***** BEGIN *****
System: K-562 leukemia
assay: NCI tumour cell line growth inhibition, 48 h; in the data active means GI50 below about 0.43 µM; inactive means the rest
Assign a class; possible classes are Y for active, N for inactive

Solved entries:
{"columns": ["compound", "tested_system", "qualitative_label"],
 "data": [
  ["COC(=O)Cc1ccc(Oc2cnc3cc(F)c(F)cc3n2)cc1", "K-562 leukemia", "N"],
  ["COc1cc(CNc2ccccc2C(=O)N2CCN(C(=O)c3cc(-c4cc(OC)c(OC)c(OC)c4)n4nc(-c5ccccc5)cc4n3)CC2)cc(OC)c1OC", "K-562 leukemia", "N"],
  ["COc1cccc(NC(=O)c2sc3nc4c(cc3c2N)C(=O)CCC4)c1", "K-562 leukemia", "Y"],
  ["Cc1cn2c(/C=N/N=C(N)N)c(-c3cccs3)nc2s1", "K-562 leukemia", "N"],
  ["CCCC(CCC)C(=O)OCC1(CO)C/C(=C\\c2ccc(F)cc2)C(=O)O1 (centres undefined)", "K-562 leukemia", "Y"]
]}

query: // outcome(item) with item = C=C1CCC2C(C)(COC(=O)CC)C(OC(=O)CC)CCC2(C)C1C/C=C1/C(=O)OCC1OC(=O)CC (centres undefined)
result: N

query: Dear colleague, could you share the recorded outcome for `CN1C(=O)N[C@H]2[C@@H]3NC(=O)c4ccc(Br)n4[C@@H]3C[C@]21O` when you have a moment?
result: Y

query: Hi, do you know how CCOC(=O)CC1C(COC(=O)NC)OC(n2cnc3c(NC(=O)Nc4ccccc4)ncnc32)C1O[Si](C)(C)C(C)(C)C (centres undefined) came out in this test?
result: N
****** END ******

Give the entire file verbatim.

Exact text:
System: K-562 leukemia
assay: NCI tumour cell line growth inhibition, 48 h; in the data active means GI50 below about 0.43 µM; inactive means the rest
Assign a class; possible classes are Y for active, N for inactive

Solved entries:
{"columns": ["compound", "tested_system", "qualitative_label"],
 "data": [
  ["COC(=O)Cc1ccc(Oc2cnc3cc(F)c(F)cc3n2)cc1", "K-562 leukemia", "N"],
  ["COc1cc(CNc2ccccc2C(=O)N2CCN(C(=O)c3cc(-c4cc(OC)c(OC)c(OC)c4)n4nc(-c5ccccc5)cc4n3)CC2)cc(OC)c1OC", "K-562 leukemia", "N"],
  ["COc1cccc(NC(=O)c2sc3nc4c(cc3c2N)C(=O)CCC4)c1", "K-562 leukemia", "Y"],
  ["Cc1cn2c(/C=N/N=C(N)N)c(-c3cccs3)nc2s1", "K-562 leukemia", "N"],
  ["CCCC(CCC)C(=O)OCC1(CO)C/C(=C\\c2ccc(F)cc2)C(=O)O1 (centres undefined)", "K-562 leukemia", "Y"]
]}

query: // outcome(item) with item = C=C1CCC2C(C)(COC(=O)CC)C(OC(=O)CC)CCC2(C)C1C/C=C1/C(=O)OCC1OC(=O)CC (centres undefined)
result: N

query: Dear colleague, could you share the recorded outcome for `CN1C(=O)N[C@H]2[C@@H]3NC(=O)c4ccc(Br)n4[C@@H]3C[C@]21O` when you have a moment?
result: Y

query: Hi, do you know how CCOC(=O)CC1C(COC(=O)NC)OC(n2cnc3c(NC(=O)Nc4ccccc4)ncnc32)C1O[Si](C)(C)C(C)(C)C (centres undefined) came out in this test?
result: N